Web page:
Sunday, May 11, 2008

"I Got It from My Mama"

The postings on this site are my own and don't necessarily represent IBM's positions, strategies or opinions.

Escaping into Pop Music

There was a popular American song I wrote about while in India. The artist,, is asking a series of girls about the origin of their beautiful bodies. All of them sing-chant: "I got it from my mama."

This morning, before, and after, reading Thomas Friedman's and Caitlin Flanagan's and Julie Buxbaum's "New York Times" articles, I'm unable to stop singing a piece of a pop song in my head. "...jeans, boots with the fur; the whole club was looking at her...." I went to check the lyrics and found a crazy mashup of the song with a Teletubbies video on Youtube.

Music vs. Reality

It is a gorgeous day and in 30 minutes, I'll be on my way to the pool for a swim and then we'll be on our way to my mother's to celebrate her. That sounds better than innocuous, right? It sounds lovely. And it can be, but likely not purely so.

This morning, I'm fixated on pop-song choruses because they're easier than reality. The reality is that we need to haul my mom around in a wheel-chair because her broken leg is still healing. And she'll probably never be as mobile as she was prior to the accident.

And with my mother, being 82, we are lucky to have made it this far before there was any sort of major decline. I'm grateful for that. There's no diminished mental capacity on my mom's part; her memory's sharper than mine even, but the physical challenges are undeniable.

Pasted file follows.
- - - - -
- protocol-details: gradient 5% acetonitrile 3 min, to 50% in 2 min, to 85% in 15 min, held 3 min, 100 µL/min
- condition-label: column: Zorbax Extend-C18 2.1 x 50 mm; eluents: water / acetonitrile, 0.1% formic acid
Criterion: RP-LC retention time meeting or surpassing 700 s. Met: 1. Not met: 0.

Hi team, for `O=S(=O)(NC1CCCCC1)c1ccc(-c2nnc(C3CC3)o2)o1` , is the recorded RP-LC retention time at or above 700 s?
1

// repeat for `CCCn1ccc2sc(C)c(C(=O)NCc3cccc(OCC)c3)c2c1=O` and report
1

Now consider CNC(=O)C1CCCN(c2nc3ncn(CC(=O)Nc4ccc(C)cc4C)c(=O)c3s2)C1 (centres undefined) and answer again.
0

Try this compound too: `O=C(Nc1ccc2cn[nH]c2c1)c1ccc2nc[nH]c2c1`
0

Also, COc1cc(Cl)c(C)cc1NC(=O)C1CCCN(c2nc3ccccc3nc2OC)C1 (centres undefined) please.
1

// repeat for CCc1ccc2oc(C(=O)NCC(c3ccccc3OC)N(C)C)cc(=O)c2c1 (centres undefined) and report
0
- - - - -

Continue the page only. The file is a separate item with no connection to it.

Calling My Mom

After reading Thomas Friedman's and Caitlin Flanagan's columns in particular, I wanted to dial my mother's phone number. And yet, a few minutes later, when the phone rang and it was my mother, asking for some chores to be done in her behalf, I couldn't wait to finish the conversation.

I guess I hate chores. Ahd I like blogging.

Why can't it be like it was when both of us were in our skipping prime, when I was seven and she was 47? Why can't my mother be purely a mother to me, rather than partly a mother and partly a daughter?

Both columnists lamented that they couldn't call their mothers even if they wanted to, since they were dead, and that was what I always thought was worst about my father, being gone. I could not call him to brag or complain.

Dreams and Legacies

Probably the most poignant part of Thomas Friedman's column was this statement: "It's so easy to overlook -- your mom had dreams, too."

Yes, my mother had dreams, none of which included a major car accident, or breast cancer (that she's cured of), or an aortic aneurysm, or having a daughter with breast cancer (that she's cured of), or losing her husband to cancer at 56....

She has so far accomplished some of her dreams, though -- of studying in Israel in 1950, of being a journalist before she married, of marrying my father, of collecting and selling primitive Jewish-American and Israeli art....

Those women, responding to, said they got their bodies from their mamas. What did I get from my mama? My smile, my enthusiasm, my belief that anything's possible, my love of my culture and religion, and of museums, and my capacity for kindness to others....

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